Druids Bringing in the Mistletoe, Glasgow Boys, Kelvingrove Museum, Detail

Millais, Mariana
Measure for Measure

Millais, Mariana from Measure for Measure

Jean Paul Lemieux

Jean Paul Lemieux, Nineteen Ten Remembered, detail

1910 Remembered, Detail

    The real test of a man is not how well he plays the role he has invented for himself, but how well he plays the role that destiny assigned to him.
    Jan Patocka
    1907 - 1977

Millais, Boyhood of Raleigh

Dear Frankie


Part 2A


Do you know something funny, Da?
  I think Ma knew you'd be coming.
  That's why she brought us here. I think she wanted you to find us.

I don't have much to add to the Introduction to Dear Frankie insofar as concerns the encounter between Lizzie and The Stranger in an upscale coffeebar.   Lizzie is out of her habitual surroundings;   The Stranger looks bad-tempered and possibly hungover.

We have no way of knowing how he has been coaxed and inveigled, shamed and browbeaten into this meeting, apparently the last weekend of his time ashore.   For Lizzie the tone bears more resemblance to a police investigation than to a romantic comedy.   She says nervously:—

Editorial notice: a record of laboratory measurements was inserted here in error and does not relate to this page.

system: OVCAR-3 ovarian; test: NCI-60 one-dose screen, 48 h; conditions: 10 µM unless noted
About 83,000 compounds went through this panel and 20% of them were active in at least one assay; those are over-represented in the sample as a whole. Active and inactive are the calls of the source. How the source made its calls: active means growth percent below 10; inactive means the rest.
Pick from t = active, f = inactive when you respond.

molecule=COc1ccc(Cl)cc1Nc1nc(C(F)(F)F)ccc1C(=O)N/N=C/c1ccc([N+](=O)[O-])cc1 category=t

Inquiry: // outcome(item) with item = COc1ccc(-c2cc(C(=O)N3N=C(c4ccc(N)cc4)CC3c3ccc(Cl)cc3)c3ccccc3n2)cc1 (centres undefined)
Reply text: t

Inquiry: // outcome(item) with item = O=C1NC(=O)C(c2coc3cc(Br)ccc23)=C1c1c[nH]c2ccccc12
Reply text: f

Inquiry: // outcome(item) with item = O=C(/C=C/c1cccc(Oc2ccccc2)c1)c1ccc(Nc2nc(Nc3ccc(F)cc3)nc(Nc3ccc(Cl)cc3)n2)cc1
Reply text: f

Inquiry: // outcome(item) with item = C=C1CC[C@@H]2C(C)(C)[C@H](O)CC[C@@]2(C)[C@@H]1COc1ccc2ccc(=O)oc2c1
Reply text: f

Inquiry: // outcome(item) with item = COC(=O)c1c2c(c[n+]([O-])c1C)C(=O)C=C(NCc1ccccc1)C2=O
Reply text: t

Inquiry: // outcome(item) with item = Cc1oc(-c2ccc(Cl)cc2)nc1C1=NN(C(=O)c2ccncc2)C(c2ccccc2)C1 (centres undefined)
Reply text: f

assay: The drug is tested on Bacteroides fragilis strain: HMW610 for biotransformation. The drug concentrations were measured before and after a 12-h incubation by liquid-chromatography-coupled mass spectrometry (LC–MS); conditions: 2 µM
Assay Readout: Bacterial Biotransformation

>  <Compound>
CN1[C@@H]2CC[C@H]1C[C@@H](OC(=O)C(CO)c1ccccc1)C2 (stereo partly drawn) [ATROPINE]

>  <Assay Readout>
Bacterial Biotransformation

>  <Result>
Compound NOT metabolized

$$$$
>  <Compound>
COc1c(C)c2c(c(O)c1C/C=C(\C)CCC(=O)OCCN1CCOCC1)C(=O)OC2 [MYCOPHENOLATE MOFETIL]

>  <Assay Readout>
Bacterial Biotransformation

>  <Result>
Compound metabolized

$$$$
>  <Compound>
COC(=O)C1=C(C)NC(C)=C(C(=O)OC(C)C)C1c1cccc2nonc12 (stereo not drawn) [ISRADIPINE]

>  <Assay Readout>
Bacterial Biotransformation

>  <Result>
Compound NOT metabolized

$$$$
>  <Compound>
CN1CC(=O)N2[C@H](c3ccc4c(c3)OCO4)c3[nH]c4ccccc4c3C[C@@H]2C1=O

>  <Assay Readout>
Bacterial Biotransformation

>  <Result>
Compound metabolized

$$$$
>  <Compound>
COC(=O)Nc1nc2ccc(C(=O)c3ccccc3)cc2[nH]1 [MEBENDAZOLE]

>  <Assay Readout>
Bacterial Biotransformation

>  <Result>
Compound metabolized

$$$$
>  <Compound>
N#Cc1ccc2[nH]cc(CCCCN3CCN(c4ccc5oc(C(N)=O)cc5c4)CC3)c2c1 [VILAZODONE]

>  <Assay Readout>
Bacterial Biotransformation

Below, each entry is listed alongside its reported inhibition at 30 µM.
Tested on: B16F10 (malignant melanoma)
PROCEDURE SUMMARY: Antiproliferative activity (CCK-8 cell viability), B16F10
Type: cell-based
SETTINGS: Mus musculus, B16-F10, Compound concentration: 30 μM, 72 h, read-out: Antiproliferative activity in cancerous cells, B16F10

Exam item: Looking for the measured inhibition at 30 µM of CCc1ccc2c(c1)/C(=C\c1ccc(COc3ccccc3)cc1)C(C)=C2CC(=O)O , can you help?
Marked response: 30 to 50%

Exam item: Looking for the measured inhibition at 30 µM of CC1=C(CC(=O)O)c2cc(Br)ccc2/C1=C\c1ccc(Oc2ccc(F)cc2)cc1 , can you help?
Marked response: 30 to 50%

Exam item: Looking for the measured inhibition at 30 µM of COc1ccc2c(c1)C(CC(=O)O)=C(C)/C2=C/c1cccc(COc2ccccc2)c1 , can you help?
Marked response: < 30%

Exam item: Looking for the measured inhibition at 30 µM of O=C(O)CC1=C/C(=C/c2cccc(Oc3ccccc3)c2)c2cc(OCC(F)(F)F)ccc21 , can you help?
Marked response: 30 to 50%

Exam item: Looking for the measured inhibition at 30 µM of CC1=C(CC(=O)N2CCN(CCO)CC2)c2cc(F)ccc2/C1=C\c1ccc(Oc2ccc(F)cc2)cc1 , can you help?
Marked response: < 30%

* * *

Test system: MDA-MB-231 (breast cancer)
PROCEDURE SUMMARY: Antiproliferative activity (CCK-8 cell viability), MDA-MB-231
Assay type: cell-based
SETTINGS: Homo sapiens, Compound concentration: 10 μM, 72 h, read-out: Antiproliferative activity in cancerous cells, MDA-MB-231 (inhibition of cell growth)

Marie didn't tell me much about you.
  — No past, present or future. That's what you said you wanted.
There's an unmistakeable satisfaction in his tone.   Lizzie takes an envelope from her purse.
Frankie's letters to his dad ... And this is one of mine ... I make it all up. I've been making it up for years. I made up the boat. Saw the name on a stamp. How was I to know the bloody boat actually existed?

The Stranger is unresponsive to Lizzie's attempt to turn the situation into a joke. She goes into her purse again, removes a photo, hands it to him.

That's Frankie. Couple of months before his dad left.
It's of a small boy, little more than an infant, a happy child lacking the solemnity of the up-to-date photo of Frankie which follows. The infant looks so much like Lizzie The Stranger can't resist looking into her face to verify the resemblance. He gazes for what seems a long time at the photo of the younger child before turning to the photo of the older boy.
And this is him now. Frankie's deaf, but he's a champion lip reader.

At this point The Stranger begins questioning her in earnest, verifying Frankie's age and whether or not he remembers what his dad looks like or if he has seen any photographs.   Lizzie is adamant in her claim that Frankie neither remembers his father nor has seen a photo.

You must think I'm completely mad, asking a total stranger to do this. I don't know who the hell you are, but ... I'm asking if you'll do it. I don't have much, but I'll pay you what I can.
  — What time do you want me to be there?

We hear sounds from a playground, children cheering, and Ricky's voice:—

One day to go, Frankie boy.

. . .

[June 2006 text only]
    [WebPage last amended March 27th, 2012]


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